Journalists seeking statistics about the performance of schools are, by now, accustomed to a familiar (if legally unfounded) refrain: If the statistics pertain to a small group of students, they’re confidential and can’t be disclosed.
Reporters in Ohio ran into the “small data set” excuse when asking how many times students are caught bringing guns into schools. The state Department of Education claimed that the numbers were confidential if fewer than 10 incidents were reported in any particular school, because the number “7” or “8” might somehow be matched to an individual student in a way that compromises privacy. (Re-read that explanation as many times as you want; it still won’t make sense.)
In Delaware, advocates for English-language learners are frustrated in their efforts to track how well schools are serving immigrant students by a ponderous state requirement that says statistics about students won’t be disclosed for any group smaller than 30. And an upstate New York school district says it won’t identify how many students in the district are homeless if the number drops below five.
None of these examples, and countless more around the country, are a logical reading of federal privacy law, which forbids only the release of “education records” that give away confidential information about identifiable students. Knowing that Central High School has four homeless students does not reveal anything matchable to a known student. (Indeed, even if the number is “1” and you are able to match that number to Joe Johnson, that’s because you already know that Johnson is homeless, so the “1” tells you nothing new.)
These types of needless obstructions should become rarer thanks to a judge’s resolution of a lawsuit involving two Louisiana education watchdogs who fought the state Department of Education over access to student enrollment data.
In an Oct. 5 order, District Judge Janice Clark instructed the state to stop “suppressing” statistics showing how many students in each school are classified as economically disadvantaged students or are learning English as their second language. The judge found that withholding the statistics was not justified by any legitimate exemption to the Louisiana public records act.
Judge Clark’s order concluded an unorthodox “sue-the-requester” case brought by the state Department of Education against two Louisiana educators who make frequent requests for data under the state’s public records act. Instead of waiting for Michael Deshotels and James Finney to take legal action to obtain the enrollment statistics, the state launched a preemptive-strike lawsuit, forcing the requesters to litigate whether they wanted to or not.
The state claimed that the statistics were confidential under the Family Educational Rights and Privacy Act (“FERPA”), a statute frequently misapplied to obstruct public access to records that schools prefer to keep secret.
Deshotels suspected that similar gamesmanship was at work in his case, since his Louisiana Educator blog has broken some embarrassing stories about school wrongdoing, including revealing that some New Orleans schools were manipulating their dropout statistics to draw money from the state they weren’t entitled to receive.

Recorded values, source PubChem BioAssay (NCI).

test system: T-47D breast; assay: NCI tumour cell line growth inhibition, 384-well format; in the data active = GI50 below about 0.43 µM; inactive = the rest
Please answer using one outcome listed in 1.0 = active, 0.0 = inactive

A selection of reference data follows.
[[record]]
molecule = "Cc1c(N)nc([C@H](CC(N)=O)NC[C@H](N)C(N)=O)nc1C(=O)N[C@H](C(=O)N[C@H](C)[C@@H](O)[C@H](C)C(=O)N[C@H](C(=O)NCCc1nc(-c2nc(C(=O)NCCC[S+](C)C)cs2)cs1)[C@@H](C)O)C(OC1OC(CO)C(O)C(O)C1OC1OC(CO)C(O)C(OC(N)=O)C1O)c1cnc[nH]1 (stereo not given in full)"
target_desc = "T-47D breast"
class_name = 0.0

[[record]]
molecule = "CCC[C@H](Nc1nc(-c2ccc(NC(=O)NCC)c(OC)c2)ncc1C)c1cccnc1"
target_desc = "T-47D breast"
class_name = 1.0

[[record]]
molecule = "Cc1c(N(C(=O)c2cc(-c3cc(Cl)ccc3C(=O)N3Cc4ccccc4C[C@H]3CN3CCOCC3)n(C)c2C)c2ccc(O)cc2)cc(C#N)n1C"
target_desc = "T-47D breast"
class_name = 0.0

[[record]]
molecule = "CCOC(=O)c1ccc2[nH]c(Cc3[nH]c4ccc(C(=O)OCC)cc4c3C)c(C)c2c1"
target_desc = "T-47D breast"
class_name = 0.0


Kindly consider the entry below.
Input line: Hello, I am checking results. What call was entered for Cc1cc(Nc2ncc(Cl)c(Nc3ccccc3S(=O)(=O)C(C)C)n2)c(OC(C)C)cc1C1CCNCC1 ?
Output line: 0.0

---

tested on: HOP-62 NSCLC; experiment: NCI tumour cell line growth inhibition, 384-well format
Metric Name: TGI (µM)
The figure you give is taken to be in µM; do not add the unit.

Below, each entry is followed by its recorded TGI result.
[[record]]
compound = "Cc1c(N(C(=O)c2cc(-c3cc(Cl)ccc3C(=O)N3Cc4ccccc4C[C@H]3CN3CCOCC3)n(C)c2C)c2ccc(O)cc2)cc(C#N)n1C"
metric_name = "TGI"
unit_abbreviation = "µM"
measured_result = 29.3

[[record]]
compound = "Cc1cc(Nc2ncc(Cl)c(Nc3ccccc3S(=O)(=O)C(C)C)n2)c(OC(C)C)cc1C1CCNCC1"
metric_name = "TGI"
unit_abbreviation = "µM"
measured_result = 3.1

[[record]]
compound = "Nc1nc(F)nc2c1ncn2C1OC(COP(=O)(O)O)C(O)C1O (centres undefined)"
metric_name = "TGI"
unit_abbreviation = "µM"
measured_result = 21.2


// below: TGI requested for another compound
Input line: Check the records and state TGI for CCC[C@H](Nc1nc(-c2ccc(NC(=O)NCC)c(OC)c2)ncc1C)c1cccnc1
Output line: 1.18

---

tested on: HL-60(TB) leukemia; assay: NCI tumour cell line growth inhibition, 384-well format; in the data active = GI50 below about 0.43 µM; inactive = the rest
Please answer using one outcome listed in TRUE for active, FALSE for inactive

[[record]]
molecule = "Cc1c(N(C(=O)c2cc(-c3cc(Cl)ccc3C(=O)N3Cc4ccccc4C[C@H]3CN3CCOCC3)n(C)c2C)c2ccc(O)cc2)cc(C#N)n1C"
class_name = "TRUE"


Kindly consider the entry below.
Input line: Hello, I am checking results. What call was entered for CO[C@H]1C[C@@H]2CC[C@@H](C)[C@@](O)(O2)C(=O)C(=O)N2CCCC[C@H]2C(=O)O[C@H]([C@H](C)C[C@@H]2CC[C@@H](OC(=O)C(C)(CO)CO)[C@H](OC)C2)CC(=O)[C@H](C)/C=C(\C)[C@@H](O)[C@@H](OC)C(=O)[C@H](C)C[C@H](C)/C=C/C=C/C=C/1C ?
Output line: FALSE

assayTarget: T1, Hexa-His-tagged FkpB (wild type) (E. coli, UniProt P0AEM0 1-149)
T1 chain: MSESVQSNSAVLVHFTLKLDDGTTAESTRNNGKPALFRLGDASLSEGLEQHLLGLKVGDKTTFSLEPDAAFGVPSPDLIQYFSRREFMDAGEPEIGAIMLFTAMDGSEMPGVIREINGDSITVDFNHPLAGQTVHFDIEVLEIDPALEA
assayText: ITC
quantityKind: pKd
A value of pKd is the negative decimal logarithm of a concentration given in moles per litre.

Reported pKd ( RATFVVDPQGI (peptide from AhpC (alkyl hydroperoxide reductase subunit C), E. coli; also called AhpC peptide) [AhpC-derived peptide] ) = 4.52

While Judge Clark’s order isn’t binding in future cases, it provides yet another counterweight to the sky-is-falling insistence of school attorneys that disclosing data to the public will — in a way they’re never able to explain — give away something injurious about specific students.
The U.S. Department of Education has never established a “magical size threshold” beneath which statistics cannot be released. The Department has merely cautioned that data should be withheld if it unmistakably points to an identifiable individual.
For example, if a school with one Asian student (let’s call her “Jane”) was asked to produce a statistical breakdown by ethnicity of the students who failed a graduation exam, the school legitimately could not release statistics for Asian students, because a “1” would unmistakably indicate that Jane failed the exam and a “0” would unmistakably indicate that she passed.
By itself, that is a wholly unremarkable position, and if that was as far as schools understood their privacy obligation, it would be inarguable. But it’s not. Educational institutions are compromising safety and accountability, perhaps intentionally, by withholding statistics that enable journalists and parents to evaluate how public schools perform, such as district-level statistics about truancy, that pose no conceivable risk to personal privacy.
Advocates for more transparent colleges and schools are starting to awaken to the downside risk of reassuring-sounding privacy laws that, while protecting no legitimate privacy interests, enable educational institutions to mask their under-performance. Recently, the student-rights group Young Invincibles called for reform to federal laws that, in the name of privacy, obstruct the public’s ability to track student advancement and job-placement rates — data that prospective recruits should be entitled to weigh in choosing a college.
Perhaps the Deshotels case will help provoke an overdue conversation at the U.S. Department of Education, which has sole discretion to interpret FERPA, about the need for clearer guidance that avoids more unnecessary lawsuits and gives the public access to essential school-performance data.